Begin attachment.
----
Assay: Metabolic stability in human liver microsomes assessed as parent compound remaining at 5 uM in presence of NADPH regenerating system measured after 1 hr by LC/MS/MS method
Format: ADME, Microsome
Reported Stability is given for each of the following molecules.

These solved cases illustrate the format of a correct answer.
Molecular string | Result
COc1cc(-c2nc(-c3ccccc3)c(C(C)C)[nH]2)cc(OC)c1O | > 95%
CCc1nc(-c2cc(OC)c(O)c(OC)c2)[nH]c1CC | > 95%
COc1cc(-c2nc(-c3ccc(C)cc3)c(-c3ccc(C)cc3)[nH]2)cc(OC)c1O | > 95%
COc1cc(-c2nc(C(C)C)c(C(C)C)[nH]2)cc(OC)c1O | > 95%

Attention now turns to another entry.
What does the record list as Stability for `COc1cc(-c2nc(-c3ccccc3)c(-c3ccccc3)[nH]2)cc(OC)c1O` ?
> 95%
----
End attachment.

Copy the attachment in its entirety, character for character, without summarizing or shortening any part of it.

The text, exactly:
Assay: Metabolic stability in human liver microsomes assessed as parent compound remaining at 5 uM in presence of NADPH regenerating system measured after 1 hr by LC/MS/MS method
Format: ADME, Microsome
Reported Stability is given for each of the following molecules.

These solved cases illustrate the format of a correct answer.
Molecular string | Result
COc1cc(-c2nc(-c3ccccc3)c(C(C)C)[nH]2)cc(OC)c1O | > 95%
CCc1nc(-c2cc(OC)c(O)c(OC)c2)[nH]c1CC | > 95%
COc1cc(-c2nc(-c3ccc(C)cc3)c(-c3ccc(C)cc3)[nH]2)cc(OC)c1O | > 95%
COc1cc(-c2nc(C(C)C)c(C(C)C)[nH]2)cc(OC)c1O | > 95%

Attention now turns to another entry.
What does the record list as Stability for `COc1cc(-c2nc(-c3ccccc3)c(-c3ccccc3)[nH]2)cc(OC)c1O` ?
> 95%